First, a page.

Within the context of FPO's marketing strategies and communication programmes target specified market segments in order to incite product/service purchase decisions. The implication here is that resources are obtained though product sales/services. This is not the case with NPOs where resources are generated through donations which are not necessarily contingent upon the delivery of a good/service. Marketing for the purpose of resource attraction, therefore, assumes a status of singular importance insofar as the success of the selected strategies and marketing mix is akin to the passage of a life or death sentence upon an organisation. If it is able to attract resources, it will survive, live, if it is unsuccessful, it will die.
The above noted difference regarding resource attraction within the context of NPOs versus FPOs, extends to variances in the way in which each organisational type engages in resource allocation practices. ...
, the UK's leading NPO, allocates resources to marketing and organisational expansion, primarily the establishment of offices in other countries but its primary resource allocation activity involves the distribution of attracted resources among the humanitarian projects and causes in which it is involved. More often than not, resource allocation decisions are predicated on cause priority, with emergencies, such as natural disaster, awarded primary consideration.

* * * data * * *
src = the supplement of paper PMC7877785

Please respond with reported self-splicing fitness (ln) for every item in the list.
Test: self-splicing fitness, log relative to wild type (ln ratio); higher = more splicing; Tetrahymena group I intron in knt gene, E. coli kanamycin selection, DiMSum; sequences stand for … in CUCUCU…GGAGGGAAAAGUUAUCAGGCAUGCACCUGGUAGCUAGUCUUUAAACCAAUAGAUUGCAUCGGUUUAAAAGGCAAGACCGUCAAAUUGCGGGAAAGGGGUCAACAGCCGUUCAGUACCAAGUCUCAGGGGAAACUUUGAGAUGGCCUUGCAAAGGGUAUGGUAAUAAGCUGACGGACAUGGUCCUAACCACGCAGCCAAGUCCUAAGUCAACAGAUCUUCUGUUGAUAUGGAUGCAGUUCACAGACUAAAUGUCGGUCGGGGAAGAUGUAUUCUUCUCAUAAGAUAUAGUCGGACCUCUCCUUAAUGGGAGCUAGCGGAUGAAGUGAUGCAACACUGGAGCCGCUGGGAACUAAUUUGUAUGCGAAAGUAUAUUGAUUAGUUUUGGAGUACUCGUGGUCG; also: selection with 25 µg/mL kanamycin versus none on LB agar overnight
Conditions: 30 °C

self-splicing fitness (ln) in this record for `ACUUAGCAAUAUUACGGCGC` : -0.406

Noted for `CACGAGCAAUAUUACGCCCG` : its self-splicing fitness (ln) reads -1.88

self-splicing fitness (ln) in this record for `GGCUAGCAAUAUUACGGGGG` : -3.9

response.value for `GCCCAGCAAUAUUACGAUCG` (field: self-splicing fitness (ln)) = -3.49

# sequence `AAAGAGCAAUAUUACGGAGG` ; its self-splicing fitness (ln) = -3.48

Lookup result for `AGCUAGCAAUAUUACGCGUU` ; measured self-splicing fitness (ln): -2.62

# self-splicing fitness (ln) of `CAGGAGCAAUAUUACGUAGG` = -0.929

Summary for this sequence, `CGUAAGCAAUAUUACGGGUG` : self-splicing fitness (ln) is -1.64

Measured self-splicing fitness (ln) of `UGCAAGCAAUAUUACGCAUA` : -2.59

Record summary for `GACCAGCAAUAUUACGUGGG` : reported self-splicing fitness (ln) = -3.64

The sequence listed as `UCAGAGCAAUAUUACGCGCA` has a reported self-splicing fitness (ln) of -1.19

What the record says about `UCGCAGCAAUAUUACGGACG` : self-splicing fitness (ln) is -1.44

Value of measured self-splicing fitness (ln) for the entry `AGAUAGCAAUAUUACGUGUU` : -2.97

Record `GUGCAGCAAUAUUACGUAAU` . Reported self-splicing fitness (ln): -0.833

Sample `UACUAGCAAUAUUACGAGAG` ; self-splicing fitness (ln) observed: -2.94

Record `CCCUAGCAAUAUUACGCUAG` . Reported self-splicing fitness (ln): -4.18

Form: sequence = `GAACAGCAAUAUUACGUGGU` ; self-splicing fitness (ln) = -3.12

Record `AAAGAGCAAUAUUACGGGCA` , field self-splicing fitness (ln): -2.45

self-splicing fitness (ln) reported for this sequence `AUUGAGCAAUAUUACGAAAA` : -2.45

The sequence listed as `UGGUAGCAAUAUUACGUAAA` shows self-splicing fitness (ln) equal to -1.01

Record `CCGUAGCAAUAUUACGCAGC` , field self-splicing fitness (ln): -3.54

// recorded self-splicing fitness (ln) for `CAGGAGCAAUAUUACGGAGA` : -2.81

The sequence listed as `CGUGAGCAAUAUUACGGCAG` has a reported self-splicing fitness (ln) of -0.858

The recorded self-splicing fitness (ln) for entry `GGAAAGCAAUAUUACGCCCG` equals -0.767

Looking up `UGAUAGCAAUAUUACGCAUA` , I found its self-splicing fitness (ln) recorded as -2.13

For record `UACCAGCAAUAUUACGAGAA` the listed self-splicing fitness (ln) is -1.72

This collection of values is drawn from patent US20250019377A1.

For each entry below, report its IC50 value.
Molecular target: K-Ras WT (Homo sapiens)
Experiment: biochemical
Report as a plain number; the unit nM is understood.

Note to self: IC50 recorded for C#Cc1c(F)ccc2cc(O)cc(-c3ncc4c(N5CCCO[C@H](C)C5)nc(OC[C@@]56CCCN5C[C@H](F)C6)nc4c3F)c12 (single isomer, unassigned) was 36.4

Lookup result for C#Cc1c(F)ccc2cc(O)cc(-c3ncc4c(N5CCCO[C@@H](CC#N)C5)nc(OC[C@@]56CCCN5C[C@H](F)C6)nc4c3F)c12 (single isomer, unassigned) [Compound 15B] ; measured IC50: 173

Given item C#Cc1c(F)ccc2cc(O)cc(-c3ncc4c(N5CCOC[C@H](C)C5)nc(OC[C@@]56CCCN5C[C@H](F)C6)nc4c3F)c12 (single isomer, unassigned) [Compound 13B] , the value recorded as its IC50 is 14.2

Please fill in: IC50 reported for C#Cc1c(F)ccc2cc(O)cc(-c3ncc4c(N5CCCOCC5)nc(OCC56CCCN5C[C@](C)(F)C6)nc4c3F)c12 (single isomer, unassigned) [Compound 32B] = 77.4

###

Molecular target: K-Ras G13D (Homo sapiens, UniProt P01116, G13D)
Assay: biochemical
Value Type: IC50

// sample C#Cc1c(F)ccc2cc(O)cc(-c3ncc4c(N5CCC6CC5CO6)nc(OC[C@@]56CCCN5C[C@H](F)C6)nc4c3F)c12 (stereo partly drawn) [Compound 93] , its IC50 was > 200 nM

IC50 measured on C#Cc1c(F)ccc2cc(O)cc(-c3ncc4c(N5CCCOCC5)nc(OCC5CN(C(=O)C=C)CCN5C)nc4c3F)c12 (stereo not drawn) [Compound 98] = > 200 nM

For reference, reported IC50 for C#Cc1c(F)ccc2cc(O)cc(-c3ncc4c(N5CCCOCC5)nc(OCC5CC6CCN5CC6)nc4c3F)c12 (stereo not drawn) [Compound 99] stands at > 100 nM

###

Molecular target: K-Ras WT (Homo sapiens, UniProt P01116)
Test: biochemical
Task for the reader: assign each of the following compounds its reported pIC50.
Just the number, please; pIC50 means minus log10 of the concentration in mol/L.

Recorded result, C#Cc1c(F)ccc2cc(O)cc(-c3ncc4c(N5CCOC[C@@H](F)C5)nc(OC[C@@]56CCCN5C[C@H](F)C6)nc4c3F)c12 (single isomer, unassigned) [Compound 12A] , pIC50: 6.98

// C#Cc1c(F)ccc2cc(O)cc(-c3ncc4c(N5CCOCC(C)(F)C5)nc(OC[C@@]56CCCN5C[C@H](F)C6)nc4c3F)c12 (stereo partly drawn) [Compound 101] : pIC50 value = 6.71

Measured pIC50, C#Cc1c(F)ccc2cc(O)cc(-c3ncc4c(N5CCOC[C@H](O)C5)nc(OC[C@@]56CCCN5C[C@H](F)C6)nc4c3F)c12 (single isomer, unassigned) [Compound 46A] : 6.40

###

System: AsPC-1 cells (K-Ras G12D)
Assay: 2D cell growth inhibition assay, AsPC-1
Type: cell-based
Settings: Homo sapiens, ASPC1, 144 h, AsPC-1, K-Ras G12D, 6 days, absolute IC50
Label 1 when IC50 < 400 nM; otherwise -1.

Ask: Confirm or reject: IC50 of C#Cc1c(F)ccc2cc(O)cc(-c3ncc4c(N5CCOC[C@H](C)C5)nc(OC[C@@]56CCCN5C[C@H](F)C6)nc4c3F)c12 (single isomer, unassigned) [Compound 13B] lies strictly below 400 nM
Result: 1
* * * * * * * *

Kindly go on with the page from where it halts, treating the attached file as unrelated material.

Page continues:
In FPO's, resource allocation does not comprise part of the resource attraction campaign except in instances where an organisation's philanthropic activities are utilised to further the corporation's image of social responsibility. Resource allocation, however, is an integral component of the resource attraction marketing campaign insofar as the cause(s) to which the resources will be allocated function as the motivator, the attractor of the said resources. It is, thus, that while resource allocation hardly ever figures into an FPO's resource attraction marketing campaign, it is often a fundamental component of NPO resource attraction campaigns and, possibly, their focal point.
Although resource allocation often functions as a major component of NPO resource attraction marketing campaigns, there is a discernible trend towards differentiation. Taking Oxfam as an example, one may note that even though it has several effective marketing campaigns targeting hunger and famine in variant parts of the world, it also has campaigns which focus on the organisation itself. This latter type of marketing campaigns focuses, not only on the continued familiarisation of the market with Oxfam through the provision of information on the organisation's history, activities and contributions to the resolution of humanitarian